Multiparametric analysis of small extracellular vesicles purified by a rapid and label-free lab on a chip device
Introduction: Conventional purification methods of small extracellular vesicles (sEVs) suffer from significant shortcomings including low purity, low capture efficiency, long processing times, large sample volume requirement, need for specialized equipment and trained personnel, and high costs. Our group has previously developed a label-free insulator-based dielectrophoretic (iDEP) device for rapid and selective entrapment of sEVs based on their unique dielectric properties and size1-3. Here we report a comprehensive three-fold characterization of sEVs isolated using the iDEP device from human biofluids including serum, plasma, and urine by utilizing conventional flow cytometry (cFCM), advanced imaging flow cytometry (iFCM), and next generation miRNA sequencing indicating high yield and purity.
Results: cFCM indicated 55% exosomes from serum, 31% from plasma, and 30% from urine to be CD63+. Similar analysis showed 22% exosomes from serum, 41% from plasma, and 34% from urine to be CD81+. iFCM revealed high CD63+ expressions with 3.26 x 107 EVs/mL for serum, 5.08 x 106 EVs/mL for plasma, and 1.3 x 107 EVs/mL for urine. CD81+ expressions also revealed high yield with 1.32 x 108 EVs/mL, 2.05 x 106 EVs/mL, and 4.02 x 106 EVs/mL for serum, plasma, and urine, respectively. Percentage of sEVs positive for each marker were comparable to expressions for sEVs purchased from ATCC Inc. Following miRNA sequencing, hsa-miR-6236, hsa-miR-148a, and hsa-let7b were found to be most highly enriched across samples. PCA, with 54% coverage, indicated urine sEVs segregated to +PC1, while serum and plasma sEVs intermixed in a -PC1 cluster. Plasma samples were furthermore found to cluster on -PC2, while most coming from serum remained on +PC2.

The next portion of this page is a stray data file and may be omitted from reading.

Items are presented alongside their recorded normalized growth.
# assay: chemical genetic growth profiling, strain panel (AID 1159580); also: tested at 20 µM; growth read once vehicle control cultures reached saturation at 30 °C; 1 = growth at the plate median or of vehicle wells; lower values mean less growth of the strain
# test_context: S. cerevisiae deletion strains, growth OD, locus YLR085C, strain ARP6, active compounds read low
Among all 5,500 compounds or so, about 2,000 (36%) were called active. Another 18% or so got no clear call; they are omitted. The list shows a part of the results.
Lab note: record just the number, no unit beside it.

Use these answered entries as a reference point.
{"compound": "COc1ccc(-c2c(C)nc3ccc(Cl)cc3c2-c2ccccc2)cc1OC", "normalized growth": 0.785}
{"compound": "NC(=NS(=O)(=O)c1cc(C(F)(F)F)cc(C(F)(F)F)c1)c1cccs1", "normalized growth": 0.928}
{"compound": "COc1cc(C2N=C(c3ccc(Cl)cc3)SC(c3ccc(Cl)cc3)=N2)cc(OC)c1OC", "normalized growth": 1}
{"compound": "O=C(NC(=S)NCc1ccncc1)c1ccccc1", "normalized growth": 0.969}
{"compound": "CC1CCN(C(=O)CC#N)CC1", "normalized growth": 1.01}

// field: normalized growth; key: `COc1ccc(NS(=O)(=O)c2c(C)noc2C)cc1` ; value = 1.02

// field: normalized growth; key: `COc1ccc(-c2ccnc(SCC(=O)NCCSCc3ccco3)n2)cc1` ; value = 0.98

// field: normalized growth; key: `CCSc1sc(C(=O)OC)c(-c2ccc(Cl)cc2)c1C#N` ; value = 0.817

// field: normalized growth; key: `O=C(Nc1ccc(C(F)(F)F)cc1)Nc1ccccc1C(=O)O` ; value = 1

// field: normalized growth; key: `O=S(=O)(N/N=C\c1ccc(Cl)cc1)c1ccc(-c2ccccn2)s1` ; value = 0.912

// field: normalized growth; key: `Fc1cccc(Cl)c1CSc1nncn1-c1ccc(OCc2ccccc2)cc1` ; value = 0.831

Discussion: Analysis of sEVs isolated using the iDEP device was found comparable to those isolated using conventional techniques, including differential ultracentrifugation (DU) and size-exclusion chromatography (SEC). cFCM analysis has previously indicated 38.1% exosomes positive for both CD63 and CD81 when using DU for isolation from Broncho Alveolar Lavage fluid samples4. iFCM analyses have reported comparable CD63+ expressions (~1 x 107 EVs/mL for DU and 3 X 107 EVs/mL for SEC) and CD81+ (1.5 x 106 EVs/mL for DU) from plasma and culture media, respectively5,6. Additionally, miRNAs known to be highly expressed in cancers were observed to be enriched across sample types7. This affirms our isolation methodology as a viable alternative to those currently established.
Conclusion: The utility of a label-free iDEP device in isolating sEVs from serum, plasma, and urine was demonstrated by performing NTA and multiparametric characterization using cFCM, iFCM, and miRNA sequencing. The comprehensive characterization verified that sEVs were successfully isolated from biofluids with minimal impact to vesicles’ integrity. The iDEP device hence has potential to be further evolved as a liquid biopsy platform for rapid isolation of sEVs based on their size and dielectric properties in clinical settings.
Associate Professor of Biomedical Engineering
University of Cincinnati
Dr. Leyla Esfandiari completed her doctoral degree in Bioengineering from the University of California Los Angeles in 2014. She is currently an Associate Professor of Biomedical Engineering at the University of Cincinnati. She holds appointments in both Electrical Engineering and Environmental and Public Health Sciences at College of Medicine. Also, she is a member of the Cincinnati Cancer Center and the Center for Stem Cell and Organoid Medicine (CuSTOM) at the Cincinnati Children's Hospital. Her research is mainly focused on developing miniaturized devices, such as sensors and actuators, that can be applied in liquid biopsy and regenerative medicine. Her research has been supported by the National Institute of Health (NINDS, NIGMS, NCI), the National Science Foundation (ECCS, BMAT), and the Department of Defense (CDMRP). Dr. Esfandiari has won many awards, such as the National Institute of Health, Maximizing Investigator Research Award (MIRA) in 2023, the National Science Foundation CAREER Award in 2021, and the Engineering and Applied Sciences Distinguished Research Award in 2020 and 2023.